Will They Say Yes?
Crossing your fingers and wishing for luck to favor you is not the way to get your proposals accepted. If you really want to hear a ‘yes’, it all comes down to how clear and creative you can get.
There is so much hope and opportunity waiting for you out there. And here you are, locking yourself up because preparing a proposal is hard work and tricky too. Actually it doesn’t have to be. Use the beginner’s check list below to take care of some basics and to calm your anxiety.
First things first!
Don’t overlap or miss out on the four main stages: Pre-writing, Writing, Re-writing and Finalizing, that you undergo while preparing a proposal. Pre-writing is the stage where you need to spend most of your time (at least 50%). Gather as much information as you can during this time so that it is easier for you to address your issues in a clear way. But make sure you don’t spend too much time. Instead, take some time to re-write and re-read your proposal. Don’t finalize straight away; chances are you might miss out on important ideas. If you have followed these steps, finalizing it is no big deal.
So, what do you do in pre-writing stage?
In some ways writing a proposal is similar to writing an article for a magazine. How? That’s because before writing, research and leg work is crucial. As long as you don’t have enough information, you cannot start writing. So, in the pre-writing stage, get to know the sponsor and the kind of projects they have supported in the past really well. Read through their website carefully and try to meet in person. Being able to put a face to a name is generally helpful. This is also the stage where you decide what you need to include in the proposal.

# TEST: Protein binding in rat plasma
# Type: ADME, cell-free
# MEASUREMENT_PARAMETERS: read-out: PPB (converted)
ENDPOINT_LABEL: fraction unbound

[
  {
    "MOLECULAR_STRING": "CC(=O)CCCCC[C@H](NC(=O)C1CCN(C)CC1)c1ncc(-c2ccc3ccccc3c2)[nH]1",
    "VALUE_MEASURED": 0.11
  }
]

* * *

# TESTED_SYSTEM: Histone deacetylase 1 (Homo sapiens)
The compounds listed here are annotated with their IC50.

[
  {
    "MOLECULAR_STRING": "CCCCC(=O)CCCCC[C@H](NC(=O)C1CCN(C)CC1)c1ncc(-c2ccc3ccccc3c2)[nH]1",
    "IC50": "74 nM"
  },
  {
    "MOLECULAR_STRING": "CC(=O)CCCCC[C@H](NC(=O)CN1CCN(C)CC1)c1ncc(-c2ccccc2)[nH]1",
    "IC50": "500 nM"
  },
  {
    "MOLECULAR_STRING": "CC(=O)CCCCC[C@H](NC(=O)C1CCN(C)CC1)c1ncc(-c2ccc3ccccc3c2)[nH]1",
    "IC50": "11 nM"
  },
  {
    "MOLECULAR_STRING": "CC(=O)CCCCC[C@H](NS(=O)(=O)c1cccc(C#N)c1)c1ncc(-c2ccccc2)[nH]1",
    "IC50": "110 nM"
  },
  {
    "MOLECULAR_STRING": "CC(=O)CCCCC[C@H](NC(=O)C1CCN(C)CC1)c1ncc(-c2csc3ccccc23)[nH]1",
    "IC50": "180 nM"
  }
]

How to prioritise?
Remember how we (as students) used to begin report writing with a long background about something unimportant and include the necessary information somewhere in between? Well, don’t do that anymore. If they want a summary, send them a summary, don’t send them a novel. Don’t beat around the bush, get to the main points, the basic yet very important elements –the objectives and the audience.
Remember the format of your proposal totally relies on your audience/reader. So, make sure you have a clear idea of who your reader is and target your proposal to them in a clear manner.If that doesn’t happen then your proposal is nothing but sheets of paper.
What do you aim for?
What is the main motive of the proposal? What are its objectives? The answers to these questions must be the main priority of the proposal. The best way to make them read your proposal is by mentioning the objectives and ideas neatly.
Formats and formulas
There are no universal formats for writing proposals. There’s just one way out; design unique outlooks and contents. Style the write ups and the layouts in creative and eye catching ways. If you are filling the sheets with bulky paragraphs, chances arethey’ll get bored. Include visual elements, great headlines, anything that might stick to memory.
Think out of the box and spill it
The best way is to surprise them with ideas they might not have expected. Since companies who are in search of proposals like yours tend to think with no fixed parameters, you have lots of scope to amaze them; make the most out of this opportunity.
It is only when you imagine that you think differently and impress the reader. Suppose there is a problem with implementing a project. To solve it, state as many solutions as possible. You not only invent a backup plan but also make them believe that you are serious about your proposal. Don’t be afraid to include risk factors and mention the best way to get out of it too.